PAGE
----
Finally, Chapter 7 suggests avenues for future research in the agricultural economics area of Japan. Appendix 1 lists the applications of choice experiments by the author of the monograph and colleagues. This list is not limited to only papers published in academic journals.

page top


2. Review of choice experiment applications in the agricultural economics area of Japan

2-1. Introduction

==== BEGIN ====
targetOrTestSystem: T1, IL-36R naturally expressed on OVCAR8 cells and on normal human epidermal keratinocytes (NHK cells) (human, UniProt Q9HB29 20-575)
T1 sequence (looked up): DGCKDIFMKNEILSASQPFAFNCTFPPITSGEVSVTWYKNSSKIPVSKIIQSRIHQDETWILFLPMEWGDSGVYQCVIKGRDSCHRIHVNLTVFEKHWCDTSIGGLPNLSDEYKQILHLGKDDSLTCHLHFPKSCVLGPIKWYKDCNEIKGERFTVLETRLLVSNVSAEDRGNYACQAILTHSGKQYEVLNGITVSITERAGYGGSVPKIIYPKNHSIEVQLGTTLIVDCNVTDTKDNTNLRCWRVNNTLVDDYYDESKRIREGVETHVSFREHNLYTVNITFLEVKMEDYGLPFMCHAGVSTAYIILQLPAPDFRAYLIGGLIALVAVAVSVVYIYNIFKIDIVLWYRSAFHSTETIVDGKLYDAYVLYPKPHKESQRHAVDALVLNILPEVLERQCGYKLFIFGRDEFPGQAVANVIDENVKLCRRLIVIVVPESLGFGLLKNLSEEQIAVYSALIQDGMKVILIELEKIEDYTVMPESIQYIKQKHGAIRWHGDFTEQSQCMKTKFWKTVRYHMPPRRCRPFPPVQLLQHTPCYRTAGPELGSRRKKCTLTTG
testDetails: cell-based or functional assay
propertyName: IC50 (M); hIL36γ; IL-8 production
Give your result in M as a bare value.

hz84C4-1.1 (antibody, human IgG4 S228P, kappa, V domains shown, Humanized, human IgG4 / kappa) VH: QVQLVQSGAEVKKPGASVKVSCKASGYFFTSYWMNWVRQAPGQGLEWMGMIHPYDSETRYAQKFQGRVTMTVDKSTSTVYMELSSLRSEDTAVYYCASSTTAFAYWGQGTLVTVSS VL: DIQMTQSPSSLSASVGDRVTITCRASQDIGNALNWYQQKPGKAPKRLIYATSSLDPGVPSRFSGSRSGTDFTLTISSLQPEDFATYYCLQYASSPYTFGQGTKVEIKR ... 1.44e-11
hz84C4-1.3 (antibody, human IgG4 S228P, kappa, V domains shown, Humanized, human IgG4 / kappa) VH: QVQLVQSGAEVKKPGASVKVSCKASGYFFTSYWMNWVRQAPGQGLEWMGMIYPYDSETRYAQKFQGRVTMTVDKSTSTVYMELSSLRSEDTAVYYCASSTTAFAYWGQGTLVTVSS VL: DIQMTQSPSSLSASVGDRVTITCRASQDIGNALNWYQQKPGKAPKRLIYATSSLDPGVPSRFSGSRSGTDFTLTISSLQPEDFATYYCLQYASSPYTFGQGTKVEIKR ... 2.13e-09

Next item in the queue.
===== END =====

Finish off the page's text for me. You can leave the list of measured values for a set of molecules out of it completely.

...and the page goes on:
This chapter reviews how choice experiments have been applied to previous food, agriculture, and rural planning studies in Japan. The aim of this review is to classify and elucidate the features of these studies. Specifically, the following three research areas are reviewed: consumer valuation research on agricultural and livestock products, farm management research, and rural planning research. In addition, the methodologies applied in these studies are summarized. It is noted that application papers that used choice modeling—including the choice experiment, contingent ranking, contingent rating, and paired comparison methods—had been sought at first, but most papers, except for three (i.e., Kodama 2001; Aizaki et al. 2004b; Aizaki and Sato 2007), were found to use choice experiments; therefore, the term "choice experiment" is used in this chapter. Of course, the three papers that used contingent ranking methods are also reviewed in this chapter.